Veterinary response teams proliferate

Veterinarians train for disease outbreaks and disasters
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In the past few years, the number of veterinary emergency response teams in the United States has increased. Some teams focus on being able to respond to a disease outbreak, and others, to a disaster such as the effects of a hurricane. Some do both.

"The combined staff of state and federal animal health agencies will not be adequate to conduct all of the activities that will be required to quickly respond to an outbreak of a foreign animal disease, such as foot-and-mouth disease. If you don't have people identified, contact information, and training done ahead of time, you are going to be slow to get (a response effort) off the ground," said Dr. Karina Burger, who in late August was an emergency planning veterinarian at the Minnesota Board of Animal Health and head of the Minnesota Veterinary Reserve Corps.

This corps, which will respond to disease outbreaks and disasters, formed this past February and, at press time, had 371 volunteers—veterinarians, veterinary students, and technicians.

"We just had a radiological preparedness exercise and, for the first time, we did pet decontamination and monitoring," Dr. Burger said. "If people are told to leave their pets behind and evacuate for any kind of disaster, a certain percentage of people won't evacuate and won't leave their pets ... so there is this push around the country to start planning for pets and disasters."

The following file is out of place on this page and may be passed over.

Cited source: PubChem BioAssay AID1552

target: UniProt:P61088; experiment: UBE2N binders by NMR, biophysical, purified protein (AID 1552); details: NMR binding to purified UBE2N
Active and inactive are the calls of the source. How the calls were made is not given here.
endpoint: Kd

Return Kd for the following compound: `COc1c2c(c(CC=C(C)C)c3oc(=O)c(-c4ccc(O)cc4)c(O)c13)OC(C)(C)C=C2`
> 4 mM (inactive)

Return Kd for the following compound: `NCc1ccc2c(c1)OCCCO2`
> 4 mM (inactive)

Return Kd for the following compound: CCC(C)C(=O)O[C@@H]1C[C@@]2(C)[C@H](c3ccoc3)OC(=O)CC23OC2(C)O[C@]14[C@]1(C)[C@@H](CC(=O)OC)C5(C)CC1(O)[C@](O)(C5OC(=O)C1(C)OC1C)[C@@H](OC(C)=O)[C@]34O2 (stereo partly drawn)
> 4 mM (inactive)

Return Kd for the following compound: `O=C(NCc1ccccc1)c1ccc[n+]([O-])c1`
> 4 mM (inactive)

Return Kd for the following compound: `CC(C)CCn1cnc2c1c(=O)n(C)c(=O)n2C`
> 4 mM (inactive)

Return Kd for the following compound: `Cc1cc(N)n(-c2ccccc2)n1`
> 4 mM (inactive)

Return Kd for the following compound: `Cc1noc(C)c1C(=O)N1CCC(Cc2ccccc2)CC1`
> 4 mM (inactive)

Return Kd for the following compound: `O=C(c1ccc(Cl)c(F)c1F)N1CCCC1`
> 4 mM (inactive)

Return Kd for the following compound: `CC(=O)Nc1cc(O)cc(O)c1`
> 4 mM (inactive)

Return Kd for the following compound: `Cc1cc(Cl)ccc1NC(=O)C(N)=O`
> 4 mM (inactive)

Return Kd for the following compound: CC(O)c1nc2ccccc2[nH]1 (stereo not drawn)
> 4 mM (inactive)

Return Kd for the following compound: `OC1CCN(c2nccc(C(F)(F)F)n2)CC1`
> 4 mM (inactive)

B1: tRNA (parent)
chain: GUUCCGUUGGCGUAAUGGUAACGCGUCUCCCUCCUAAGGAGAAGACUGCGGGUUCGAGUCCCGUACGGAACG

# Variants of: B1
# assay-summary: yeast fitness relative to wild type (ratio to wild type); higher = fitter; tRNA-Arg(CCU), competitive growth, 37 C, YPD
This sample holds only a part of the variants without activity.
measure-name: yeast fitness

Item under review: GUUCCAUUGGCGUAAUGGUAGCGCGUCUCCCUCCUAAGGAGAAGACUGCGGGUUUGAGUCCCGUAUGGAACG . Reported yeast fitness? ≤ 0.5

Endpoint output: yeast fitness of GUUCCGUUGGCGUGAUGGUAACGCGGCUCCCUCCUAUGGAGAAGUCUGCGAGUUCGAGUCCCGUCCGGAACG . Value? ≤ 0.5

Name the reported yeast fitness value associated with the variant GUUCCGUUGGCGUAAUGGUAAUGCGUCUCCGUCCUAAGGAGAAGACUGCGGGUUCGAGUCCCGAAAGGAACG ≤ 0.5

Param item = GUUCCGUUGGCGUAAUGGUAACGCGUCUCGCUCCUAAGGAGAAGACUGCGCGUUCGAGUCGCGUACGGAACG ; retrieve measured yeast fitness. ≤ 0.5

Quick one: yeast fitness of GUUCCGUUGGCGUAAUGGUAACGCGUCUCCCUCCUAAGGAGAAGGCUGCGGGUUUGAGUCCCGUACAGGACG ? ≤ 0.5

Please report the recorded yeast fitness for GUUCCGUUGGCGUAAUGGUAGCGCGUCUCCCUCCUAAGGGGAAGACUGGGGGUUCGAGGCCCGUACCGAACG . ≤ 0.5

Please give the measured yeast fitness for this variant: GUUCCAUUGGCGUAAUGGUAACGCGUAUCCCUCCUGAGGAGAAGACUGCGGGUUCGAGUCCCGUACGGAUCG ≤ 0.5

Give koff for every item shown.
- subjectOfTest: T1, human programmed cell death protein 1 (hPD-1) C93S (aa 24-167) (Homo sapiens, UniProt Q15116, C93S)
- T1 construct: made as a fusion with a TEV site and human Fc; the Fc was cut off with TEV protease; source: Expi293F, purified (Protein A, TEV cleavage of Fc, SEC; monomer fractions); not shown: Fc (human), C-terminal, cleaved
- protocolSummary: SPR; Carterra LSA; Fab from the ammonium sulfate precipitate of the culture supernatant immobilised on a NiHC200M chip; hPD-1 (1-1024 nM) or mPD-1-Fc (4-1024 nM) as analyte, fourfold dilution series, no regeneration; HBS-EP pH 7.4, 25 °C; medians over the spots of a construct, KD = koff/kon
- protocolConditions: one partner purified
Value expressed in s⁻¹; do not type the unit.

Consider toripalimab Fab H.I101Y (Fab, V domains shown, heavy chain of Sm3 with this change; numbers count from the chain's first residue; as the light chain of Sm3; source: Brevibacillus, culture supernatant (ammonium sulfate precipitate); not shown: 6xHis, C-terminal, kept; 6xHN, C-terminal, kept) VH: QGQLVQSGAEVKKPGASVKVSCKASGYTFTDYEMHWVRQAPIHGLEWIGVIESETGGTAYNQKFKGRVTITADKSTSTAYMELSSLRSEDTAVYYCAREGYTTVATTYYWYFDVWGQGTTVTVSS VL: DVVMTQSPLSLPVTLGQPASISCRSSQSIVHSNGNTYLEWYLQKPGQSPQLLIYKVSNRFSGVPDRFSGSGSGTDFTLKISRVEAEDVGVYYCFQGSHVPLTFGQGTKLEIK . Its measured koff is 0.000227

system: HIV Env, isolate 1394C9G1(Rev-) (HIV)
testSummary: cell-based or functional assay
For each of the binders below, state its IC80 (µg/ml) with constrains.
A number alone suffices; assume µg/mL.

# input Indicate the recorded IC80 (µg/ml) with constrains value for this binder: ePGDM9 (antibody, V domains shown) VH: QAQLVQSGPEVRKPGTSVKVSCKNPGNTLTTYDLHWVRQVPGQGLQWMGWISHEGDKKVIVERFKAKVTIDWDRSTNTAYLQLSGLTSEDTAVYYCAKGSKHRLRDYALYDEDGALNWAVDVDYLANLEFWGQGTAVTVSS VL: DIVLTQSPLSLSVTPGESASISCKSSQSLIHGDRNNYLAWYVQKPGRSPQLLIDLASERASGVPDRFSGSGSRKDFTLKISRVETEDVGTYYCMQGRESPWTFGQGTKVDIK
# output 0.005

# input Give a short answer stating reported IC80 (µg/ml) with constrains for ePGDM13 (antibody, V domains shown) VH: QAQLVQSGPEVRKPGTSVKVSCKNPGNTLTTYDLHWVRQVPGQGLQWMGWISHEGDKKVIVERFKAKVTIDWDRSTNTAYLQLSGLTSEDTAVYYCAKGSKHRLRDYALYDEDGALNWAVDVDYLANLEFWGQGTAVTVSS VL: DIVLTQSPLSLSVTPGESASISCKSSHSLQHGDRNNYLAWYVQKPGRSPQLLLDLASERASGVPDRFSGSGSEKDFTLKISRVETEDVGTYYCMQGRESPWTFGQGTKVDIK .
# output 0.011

Minnesota has two nuclear plants in the state. Dr. Burger says that besides training for nuclear disasters, the Minnesota corps is focusing on foreign animal diseases and zoonoses. Each state veterinary emergency response group may have different training priorities, depending on the animal populations and the situations that occur in a state.

The Illinois Veterinary Emergency Response Team formed in October 2003 and is another example of the proliferation of state response teams. It has roughly 150 volunteers. "It's been gradually assembled over the last year," said Jim Kunkle, coordinator of the team.

To gain more visibility and coordinate with other emergency response groups, MVRC and IVERT have become Medical Reserve Corps units. While there are veterinarians in other Medical Reserve Corps units, these are the only two veterinary corps in the Medical Reserve Corps.

The Medical Reserve Corps, led by the Office of the Surgeon General, got off the ground in the fall of 2002. Each local unit is established, activated, and operated by the local community, in concert with established emergency response and public health systems. Volunteers' responsibilities include emergency response, logistic planning, record keeping, assistance in public health and awareness campaigns, and public communications.

Dr. Ty Vannieuwenhoven, an emergency program coordinator for the Department of Agriculture's Animal and Plant Health Inspection Service, says he hopes veterinary response teams in all states become Medical Reserve Corps units. Being part of the MRC makes these veterinary reserve corps part of the public health response community.

"I'd like to see them all get recognized that way," Dr. Vannieuwenhoven said. "It gives them visibility—that these units exist, that you can join them, how to contact them, and how to train with them. It is another way for those groups to be recognized to say, 'Hey, we've got somebody close by.' So, it may lead to additional networking within the state. It may lead other states to say, 'We need a veterinary medical reserve corps.'"